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War Stories

Confederate Dog in the Civil War: Sawbuck

Loyal dogs populated both armies in the Civil War. For every Union dog, there was... continue »

The Triple Nickles: Army’s First Black Paratroopers

The Triple Nickles, as the 555th Parachute Infantry Battalion was known, were a remarkable, highly-disciplined company of African American paratroopers who paved the way for... continue »

The Fuller Brush Man

The Fuller Brush man is an iconic part of America’s past.  He became part of popular culture via movies and cartoon characters, and during his... continue »

Elsie the Cow, Borden Marketing Mascot

Elsie the Cow is one of the most famous marketing mascots ever created. She has been more popular than the Pillsbury Doughboy, better than the... continue »

Mexican-American Hero: Medal of Honor Recipient, 1945

Mexican-born Silvestre S. Herrera (1916-2007) wasn’t even a U.S. citizen when he signed up to fight for the United States in World War II. As... continue »

Rags: World War I Dog Hero

Rags, who became a World War I dog hero, was originally just a Rags with Sgt. Hickman who helped rescue him,... continue »

Dogs Make News

Dogs made the news regularly in times past. Two stories that took place within a couple of years of each other caught my attention: “Dog... continue »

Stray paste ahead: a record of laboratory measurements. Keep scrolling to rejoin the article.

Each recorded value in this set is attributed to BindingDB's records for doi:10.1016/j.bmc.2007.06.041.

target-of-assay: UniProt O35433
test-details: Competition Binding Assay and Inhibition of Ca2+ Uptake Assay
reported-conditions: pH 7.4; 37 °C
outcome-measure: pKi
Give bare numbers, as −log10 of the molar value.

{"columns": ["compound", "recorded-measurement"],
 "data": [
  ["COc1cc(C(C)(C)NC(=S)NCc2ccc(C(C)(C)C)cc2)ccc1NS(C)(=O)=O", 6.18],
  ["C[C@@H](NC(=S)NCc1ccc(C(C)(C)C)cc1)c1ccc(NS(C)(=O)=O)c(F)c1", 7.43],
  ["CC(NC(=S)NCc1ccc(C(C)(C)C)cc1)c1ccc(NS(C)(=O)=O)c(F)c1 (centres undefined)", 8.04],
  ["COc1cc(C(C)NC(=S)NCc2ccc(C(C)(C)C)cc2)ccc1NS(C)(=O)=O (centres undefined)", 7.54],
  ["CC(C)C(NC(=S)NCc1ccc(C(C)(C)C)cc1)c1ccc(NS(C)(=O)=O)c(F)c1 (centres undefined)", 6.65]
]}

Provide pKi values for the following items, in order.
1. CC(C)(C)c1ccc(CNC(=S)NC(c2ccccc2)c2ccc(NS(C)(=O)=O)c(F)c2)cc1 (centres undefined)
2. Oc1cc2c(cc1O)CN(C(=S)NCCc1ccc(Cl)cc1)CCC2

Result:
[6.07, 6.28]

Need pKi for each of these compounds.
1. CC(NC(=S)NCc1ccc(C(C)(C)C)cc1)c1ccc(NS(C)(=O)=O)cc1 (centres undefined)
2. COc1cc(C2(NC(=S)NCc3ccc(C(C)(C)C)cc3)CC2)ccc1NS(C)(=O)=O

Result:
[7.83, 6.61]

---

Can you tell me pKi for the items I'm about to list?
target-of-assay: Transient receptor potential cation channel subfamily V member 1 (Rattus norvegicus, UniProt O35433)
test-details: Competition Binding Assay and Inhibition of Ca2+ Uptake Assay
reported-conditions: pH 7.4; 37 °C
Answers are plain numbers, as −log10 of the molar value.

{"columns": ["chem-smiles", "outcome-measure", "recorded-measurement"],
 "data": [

WWII War Dog: Lucky, The Family Pet

At the start of World War II, the United States military had no There was no photo of Lucky in the... continue »

Harlem Hellfighter Receives Congressional Medal of Honor Posthumously

Henry Lincoln Johnson (1897-1929), who served valiantly as part of the 369th regiment (known as the Harlem Hellfighters) received the Congressional Medal of Honor posthumously... continue »

Why Emancipation Day is Held April 16 in Washington, D.C.

Slaveholding was still a way of life for some residents of Washington, D.C. even after the Civil War began.  But in 1862 that changed. The... continue »

Harriet Beecher Stowe, Anti-Slavery Author of Uncle Tom’s Cabin

Harriet Beecher Stowe (1811-1896) grew up in a family who cared deeply about social issues, including the abolition of slavery. Stowe chose to use the... continue »

Mary Pickersgill: Maker of the Star-Spangled Banner

Mary Pickersgill (1776-1857) was a well-regarded flagmaker in Baltimore, Maryland. In 1813 she was approached by U.S. military representatives to make an oversized United States... continue »